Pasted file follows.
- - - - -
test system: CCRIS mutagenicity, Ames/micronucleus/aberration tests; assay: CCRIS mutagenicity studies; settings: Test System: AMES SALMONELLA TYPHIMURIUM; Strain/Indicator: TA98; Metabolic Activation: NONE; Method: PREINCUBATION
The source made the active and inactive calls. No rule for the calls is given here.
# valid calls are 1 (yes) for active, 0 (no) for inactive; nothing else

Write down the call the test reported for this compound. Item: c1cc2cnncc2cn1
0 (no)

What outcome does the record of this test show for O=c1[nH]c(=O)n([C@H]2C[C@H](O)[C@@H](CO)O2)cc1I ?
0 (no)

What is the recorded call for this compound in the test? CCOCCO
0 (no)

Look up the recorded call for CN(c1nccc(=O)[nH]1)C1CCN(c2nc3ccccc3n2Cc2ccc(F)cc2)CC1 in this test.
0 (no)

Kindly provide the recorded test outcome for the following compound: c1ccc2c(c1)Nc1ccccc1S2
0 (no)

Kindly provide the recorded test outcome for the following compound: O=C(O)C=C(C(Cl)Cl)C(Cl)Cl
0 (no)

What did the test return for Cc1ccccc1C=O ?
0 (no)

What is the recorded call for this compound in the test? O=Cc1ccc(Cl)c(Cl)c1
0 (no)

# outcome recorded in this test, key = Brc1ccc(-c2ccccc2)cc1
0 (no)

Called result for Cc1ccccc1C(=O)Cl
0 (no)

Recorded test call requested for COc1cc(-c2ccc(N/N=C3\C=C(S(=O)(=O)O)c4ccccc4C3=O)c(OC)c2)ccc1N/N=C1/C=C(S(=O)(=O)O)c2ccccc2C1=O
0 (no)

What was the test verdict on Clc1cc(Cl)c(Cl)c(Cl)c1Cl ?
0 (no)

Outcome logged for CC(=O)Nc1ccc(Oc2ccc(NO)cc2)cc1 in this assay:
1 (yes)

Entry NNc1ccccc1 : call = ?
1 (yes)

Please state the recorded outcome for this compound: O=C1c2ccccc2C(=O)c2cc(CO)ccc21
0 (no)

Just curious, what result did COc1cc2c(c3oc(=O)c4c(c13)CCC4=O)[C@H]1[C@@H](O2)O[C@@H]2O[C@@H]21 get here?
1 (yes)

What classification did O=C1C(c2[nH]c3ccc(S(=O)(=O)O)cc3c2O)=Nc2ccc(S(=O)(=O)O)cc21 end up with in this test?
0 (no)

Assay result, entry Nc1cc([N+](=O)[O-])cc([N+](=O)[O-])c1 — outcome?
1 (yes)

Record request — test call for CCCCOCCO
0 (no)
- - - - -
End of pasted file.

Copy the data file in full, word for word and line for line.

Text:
test system: CCRIS mutagenicity, Ames/micronucleus/aberration tests; assay: CCRIS mutagenicity studies; settings: Test System: AMES SALMONELLA TYPHIMURIUM; Strain/Indicator: TA98; Metabolic Activation: NONE; Method: PREINCUBATION
The source made the active and inactive calls. No rule for the calls is given here.
# valid calls are 1 (yes) for active, 0 (no) for inactive; nothing else

Write down the call the test reported for this compound. Item: c1cc2cnncc2cn1
0 (no)

What outcome does the record of this test show for O=c1[nH]c(=O)n([C@H]2C[C@H](O)[C@@H](CO)O2)cc1I ?
0 (no)

What is the recorded call for this compound in the test? CCOCCO
0 (no)

Look up the recorded call for CN(c1nccc(=O)[nH]1)C1CCN(c2nc3ccccc3n2Cc2ccc(F)cc2)CC1 in this test.
0 (no)

Kindly provide the recorded test outcome for the following compound: c1ccc2c(c1)Nc1ccccc1S2
0 (no)

Kindly provide the recorded test outcome for the following compound: O=C(O)C=C(C(Cl)Cl)C(Cl)Cl
0 (no)

What did the test return for Cc1ccccc1C=O ?
0 (no)

What is the recorded call for this compound in the test? O=Cc1ccc(Cl)c(Cl)c1
0 (no)

# outcome recorded in this test, key = Brc1ccc(-c2ccccc2)cc1
0 (no)

Called result for Cc1ccccc1C(=O)Cl
0 (no)

Recorded test call requested for COc1cc(-c2ccc(N/N=C3\C=C(S(=O)(=O)O)c4ccccc4C3=O)c(OC)c2)ccc1N/N=C1/C=C(S(=O)(=O)O)c2ccccc2C1=O
0 (no)

What was the test verdict on Clc1cc(Cl)c(Cl)c(Cl)c1Cl ?
0 (no)

Outcome logged for CC(=O)Nc1ccc(Oc2ccc(NO)cc2)cc1 in this assay:
1 (yes)

Entry NNc1ccccc1 : call = ?
1 (yes)

Please state the recorded outcome for this compound: O=C1c2ccccc2C(=O)c2cc(CO)ccc21
0 (no)

Just curious, what result did COc1cc2c(c3oc(=O)c4c(c13)CCC4=O)[C@H]1[C@@H](O2)O[C@@H]2O[C@@H]21 get here?
1 (yes)

What classification did O=C1C(c2[nH]c3ccc(S(=O)(=O)O)cc3c2O)=Nc2ccc(S(=O)(=O)O)cc21 end up with in this test?
0 (no)

Assay result, entry Nc1cc([N+](=O)[O-])cc([N+](=O)[O-])c1 — outcome?
1 (yes)

Record request — test call for CCCCOCCO
0 (no)